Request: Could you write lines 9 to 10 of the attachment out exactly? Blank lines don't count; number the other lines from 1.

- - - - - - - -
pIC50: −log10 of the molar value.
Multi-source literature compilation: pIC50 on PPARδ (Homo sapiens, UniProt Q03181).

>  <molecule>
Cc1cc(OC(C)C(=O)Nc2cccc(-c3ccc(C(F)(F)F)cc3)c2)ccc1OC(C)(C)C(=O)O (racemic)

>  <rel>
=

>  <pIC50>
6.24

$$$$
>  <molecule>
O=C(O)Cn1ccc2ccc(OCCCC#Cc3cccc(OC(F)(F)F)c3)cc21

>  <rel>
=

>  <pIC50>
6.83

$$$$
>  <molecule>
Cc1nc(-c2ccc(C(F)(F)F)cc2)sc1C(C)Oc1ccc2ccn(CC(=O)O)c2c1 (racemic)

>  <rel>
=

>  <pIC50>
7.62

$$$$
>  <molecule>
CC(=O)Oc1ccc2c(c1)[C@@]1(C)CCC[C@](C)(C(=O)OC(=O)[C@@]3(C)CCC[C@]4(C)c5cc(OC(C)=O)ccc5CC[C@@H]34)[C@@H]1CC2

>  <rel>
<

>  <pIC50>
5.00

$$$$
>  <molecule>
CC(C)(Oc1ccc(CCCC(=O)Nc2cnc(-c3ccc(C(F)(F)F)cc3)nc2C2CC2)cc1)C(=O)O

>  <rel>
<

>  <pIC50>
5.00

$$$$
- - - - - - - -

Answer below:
$$$$
>  <molecule>